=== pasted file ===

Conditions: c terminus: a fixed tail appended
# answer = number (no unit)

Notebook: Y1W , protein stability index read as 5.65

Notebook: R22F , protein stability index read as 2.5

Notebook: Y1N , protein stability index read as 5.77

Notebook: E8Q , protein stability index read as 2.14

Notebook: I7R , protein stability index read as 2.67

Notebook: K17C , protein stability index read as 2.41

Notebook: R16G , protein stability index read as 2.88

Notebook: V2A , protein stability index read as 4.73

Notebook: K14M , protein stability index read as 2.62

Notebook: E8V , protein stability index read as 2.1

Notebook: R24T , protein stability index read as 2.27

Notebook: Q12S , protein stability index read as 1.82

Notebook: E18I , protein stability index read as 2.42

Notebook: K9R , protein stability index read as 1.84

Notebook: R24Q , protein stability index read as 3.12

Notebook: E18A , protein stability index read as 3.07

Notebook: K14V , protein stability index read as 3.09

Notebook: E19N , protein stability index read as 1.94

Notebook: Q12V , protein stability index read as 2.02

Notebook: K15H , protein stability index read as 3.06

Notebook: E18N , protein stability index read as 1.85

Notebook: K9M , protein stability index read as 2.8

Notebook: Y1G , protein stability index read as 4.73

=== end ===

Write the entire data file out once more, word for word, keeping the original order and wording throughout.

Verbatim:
Conditions: c terminus: a fixed tail appended
# answer = number (no unit)

Notebook: Y1W , protein stability index read as 5.65

Notebook: R22F , protein stability index read as 2.5

Notebook: Y1N , protein stability index read as 5.77

Notebook: E8Q , protein stability index read as 2.14

Notebook: I7R , protein stability index read as 2.67

Notebook: K17C , protein stability index read as 2.41

Notebook: R16G , protein stability index read as 2.88

Notebook: V2A , protein stability index read as 4.73

Notebook: K14M , protein stability index read as 2.62

Notebook: E8V , protein stability index read as 2.1

Notebook: R24T , protein stability index read as 2.27

Notebook: Q12S , protein stability index read as 1.82

Notebook: E18I , protein stability index read as 2.42

Notebook: K9R , protein stability index read as 1.84

Notebook: R24Q , protein stability index read as 3.12

Notebook: E18A , protein stability index read as 3.07

Notebook: K14V , protein stability index read as 3.09

Notebook: E19N , protein stability index read as 1.94

Notebook: Q12V , protein stability index read as 2.02

Notebook: K15H , protein stability index read as 3.06

Notebook: E18N , protein stability index read as 1.85

Notebook: K9M , protein stability index read as 2.8

Notebook: Y1G , protein stability index read as 4.73